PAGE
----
Everything’s Coming Up Orchids

If I could choose to spend the rest of my days in one place on earth, it wouldn’t be Paris or Bali or even (as much as I love it) New York City. It would be Longwood Gardens. Longwood, formerly the summer estate of Pierre S. duPont, occupies over a thousand acres just outside Kennett Square and is a marvel of innovative garden design and horticulture.

I’ve been to Longwood Gardens with my family countless times in the 10 years that we’ve lived in the Brandywine Valley. We became garden members soon after moving here, and our membership has served us well over time. Our son has grown up with Longwood; from those early years in his stroller, he’s become a garden “regular.” These days he could give a guided tour possibly as well as anyone who works there, and we never leave without paying a visit to his old buddy Belin, the feline resident of the Pierce-duPont House.

But even though we’ve been to Longwood so many times, each time we visit we find something unexpected. A previously undiscovered nook in the conservatory, a fountain tucked away in the woods, a new color or variety of our favorite bloom—these are the details that keep us coming back again and again. We never know what we’ll find when we head to the gardens.

I visited Longwood last week to take in the “Orchid Extravaganza,” which opened on January 19 and will be on exhibit through March 24. I was anxious for a respite from the cold, gray days of January, but before I headed to the conservatory I walked around outside, savoring the tranquility. I was pleased to see that the treehouses are open, even during these cold days. If you come to the gardens with your children (or if you’re a kid at heart), bundle up and be sure to check them out!

When the chilly winds finally got to me, I headed to the conservatory. No matter how many times I cross through those doors, I’m always amazed by what I feel when I step inside. It’s hard to find just the right superlatives to describe it—it’s a stop-dead-in-your-tracks, just say “wow” moment. I stopped to take it all in, overwhelmed by the sights, smells, and artistry of my surroundings.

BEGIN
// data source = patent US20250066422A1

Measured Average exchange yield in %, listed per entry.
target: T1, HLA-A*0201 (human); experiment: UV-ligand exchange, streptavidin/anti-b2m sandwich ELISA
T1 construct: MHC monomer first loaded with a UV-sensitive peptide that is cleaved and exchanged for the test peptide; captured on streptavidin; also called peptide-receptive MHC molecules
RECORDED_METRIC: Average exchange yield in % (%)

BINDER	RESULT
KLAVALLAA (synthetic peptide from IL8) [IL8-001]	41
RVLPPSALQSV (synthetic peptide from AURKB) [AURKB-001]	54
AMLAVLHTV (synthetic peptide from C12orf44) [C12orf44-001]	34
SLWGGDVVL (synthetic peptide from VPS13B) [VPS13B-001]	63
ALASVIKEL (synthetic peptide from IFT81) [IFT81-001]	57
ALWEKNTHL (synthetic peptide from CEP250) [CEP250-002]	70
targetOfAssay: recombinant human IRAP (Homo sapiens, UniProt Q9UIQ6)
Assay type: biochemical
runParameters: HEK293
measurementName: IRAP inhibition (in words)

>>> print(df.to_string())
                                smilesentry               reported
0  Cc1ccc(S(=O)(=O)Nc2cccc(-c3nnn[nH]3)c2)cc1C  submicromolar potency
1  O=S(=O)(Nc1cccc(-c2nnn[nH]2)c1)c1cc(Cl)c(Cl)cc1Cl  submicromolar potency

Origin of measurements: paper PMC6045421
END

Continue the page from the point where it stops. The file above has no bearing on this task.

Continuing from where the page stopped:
As with everything Longwood does, the Orchid Extravaganza is magnificent. I wandered around the conservatory, snapping photos and taking in the beauty of over 5,000 orchids in various displays. Highlights include six different Orchid Orbs, each weighing about 200 pounds and suspended above the East Conservatory and Exhibition Hall; the Orchid Arch comprised of 800 yellow Phalaenopsis orchids and spanning the entrance to the Exhibition Hall; and the triple-tiered yellow-and-white orchid chandelier hanging above the Exhibition Hall floor. Orchids are tucked away in every corner of the conservatory, from the Cascade Garden to the Palm House. As much as I tried, I’m sure I didn’t see all of them; no matter–this just means I have a reason to visit again soon!

This year’s theme at Longwood Gardens is “Beyond the Garden Gates.” Visitors have the opportunity to meet Longwood’s gardeners, enjoy talks and demonstrations, and go behind the scenes during special Beyond the Garden Gates Days, Beyond the Garden Gates Tours, Talks with the Gardeners, and Insider Tours. Find out more here. Ongoing events for families and kids include OrKID Days, Kids’ Storytimes, orchid scavenger hunts in the Children’s Garden, and more. Learn about family events here. Garden gates are open from 9am to 5pm daily. For directions, ticketing, and more information, visit the Longwood Gardens website.

—Michele Kornegay

Great Skate

I may be in the minority, but I love winter. The snow, the ice, bundling up against the blustery wind, even shoveling—I look forward to it each year. With its abnormally warm temperatures, this winter (so far) has been a bit disappointing for a cold-weather-lover like me. Other than one day of sledding just before New Year’s Eve, I haven’t gotten nearly as much winter fun in as I’d like. I’ve barely even had to wear my parka!